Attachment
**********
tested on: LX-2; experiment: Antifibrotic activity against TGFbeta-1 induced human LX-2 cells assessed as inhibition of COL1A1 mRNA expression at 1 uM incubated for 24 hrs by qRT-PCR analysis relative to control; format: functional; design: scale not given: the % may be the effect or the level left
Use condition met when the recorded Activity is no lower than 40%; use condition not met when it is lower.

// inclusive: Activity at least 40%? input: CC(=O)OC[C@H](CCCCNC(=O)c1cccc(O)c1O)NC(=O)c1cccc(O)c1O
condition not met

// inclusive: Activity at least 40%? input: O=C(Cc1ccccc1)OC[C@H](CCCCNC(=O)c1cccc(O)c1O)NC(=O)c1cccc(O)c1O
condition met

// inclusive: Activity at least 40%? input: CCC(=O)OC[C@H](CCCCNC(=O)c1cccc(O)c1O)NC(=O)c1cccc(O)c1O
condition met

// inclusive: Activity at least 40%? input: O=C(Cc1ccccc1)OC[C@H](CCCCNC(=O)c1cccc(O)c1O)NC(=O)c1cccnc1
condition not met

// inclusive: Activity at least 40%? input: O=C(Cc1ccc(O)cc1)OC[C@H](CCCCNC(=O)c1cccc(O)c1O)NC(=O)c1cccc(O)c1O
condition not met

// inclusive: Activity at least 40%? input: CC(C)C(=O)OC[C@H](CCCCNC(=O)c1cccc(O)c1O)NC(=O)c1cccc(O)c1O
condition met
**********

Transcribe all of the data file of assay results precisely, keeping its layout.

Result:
tested on: LX-2; experiment: Antifibrotic activity against TGFbeta-1 induced human LX-2 cells assessed as inhibition of COL1A1 mRNA expression at 1 uM incubated for 24 hrs by qRT-PCR analysis relative to control; format: functional; design: scale not given: the % may be the effect or the level left
Use condition met when the recorded Activity is no lower than 40%; use condition not met when it is lower.

// inclusive: Activity at least 40%? input: CC(=O)OC[C@H](CCCCNC(=O)c1cccc(O)c1O)NC(=O)c1cccc(O)c1O
condition not met

// inclusive: Activity at least 40%? input: O=C(Cc1ccccc1)OC[C@H](CCCCNC(=O)c1cccc(O)c1O)NC(=O)c1cccc(O)c1O
condition met

// inclusive: Activity at least 40%? input: CCC(=O)OC[C@H](CCCCNC(=O)c1cccc(O)c1O)NC(=O)c1cccc(O)c1O
condition met

// inclusive: Activity at least 40%? input: O=C(Cc1ccccc1)OC[C@H](CCCCNC(=O)c1cccc(O)c1O)NC(=O)c1cccnc1
condition not met

// inclusive: Activity at least 40%? input: O=C(Cc1ccc(O)cc1)OC[C@H](CCCCNC(=O)c1cccc(O)c1O)NC(=O)c1cccc(O)c1O
condition not met

// inclusive: Activity at least 40%? input: CC(C)C(=O)OC[C@H](CCCCNC(=O)c1cccc(O)c1O)NC(=O)c1cccc(O)c1O
condition met